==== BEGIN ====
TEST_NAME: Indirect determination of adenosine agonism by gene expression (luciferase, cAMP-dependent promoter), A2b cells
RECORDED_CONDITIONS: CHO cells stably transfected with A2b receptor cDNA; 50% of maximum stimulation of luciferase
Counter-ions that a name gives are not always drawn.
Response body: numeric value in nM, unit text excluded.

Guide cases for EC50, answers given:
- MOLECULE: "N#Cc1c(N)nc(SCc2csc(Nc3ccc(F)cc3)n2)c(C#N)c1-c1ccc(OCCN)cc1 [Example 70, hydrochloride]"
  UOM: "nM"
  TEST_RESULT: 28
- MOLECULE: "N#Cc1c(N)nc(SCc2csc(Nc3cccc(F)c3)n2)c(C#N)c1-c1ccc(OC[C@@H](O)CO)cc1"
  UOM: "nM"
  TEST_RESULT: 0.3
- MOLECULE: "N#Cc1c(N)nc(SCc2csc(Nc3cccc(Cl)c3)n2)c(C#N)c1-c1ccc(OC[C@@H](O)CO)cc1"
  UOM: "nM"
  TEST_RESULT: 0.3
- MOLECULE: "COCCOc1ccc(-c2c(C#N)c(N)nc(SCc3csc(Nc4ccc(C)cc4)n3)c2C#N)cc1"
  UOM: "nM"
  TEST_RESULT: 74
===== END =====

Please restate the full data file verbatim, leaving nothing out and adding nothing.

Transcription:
TEST_NAME: Indirect determination of adenosine agonism by gene expression (luciferase, cAMP-dependent promoter), A2b cells
RECORDED_CONDITIONS: CHO cells stably transfected with A2b receptor cDNA; 50% of maximum stimulation of luciferase
Counter-ions that a name gives are not always drawn.
Response body: numeric value in nM, unit text excluded.

Guide cases for EC50, answers given:
- MOLECULE: "N#Cc1c(N)nc(SCc2csc(Nc3ccc(F)cc3)n2)c(C#N)c1-c1ccc(OCCN)cc1 [Example 70, hydrochloride]"
  UOM: "nM"
  TEST_RESULT: 28
- MOLECULE: "N#Cc1c(N)nc(SCc2csc(Nc3cccc(F)c3)n2)c(C#N)c1-c1ccc(OC[C@@H](O)CO)cc1"
  UOM: "nM"
  TEST_RESULT: 0.3
- MOLECULE: "N#Cc1c(N)nc(SCc2csc(Nc3cccc(Cl)c3)n2)c(C#N)c1-c1ccc(OC[C@@H](O)CO)cc1"
  UOM: "nM"
  TEST_RESULT: 0.3
- MOLECULE: "COCCOc1ccc(-c2c(C#N)c(N)nc(SCc3csc(Nc4ccc(C)cc4)n3)c2C#N)cc1"
  UOM: "nM"
  TEST_RESULT: 74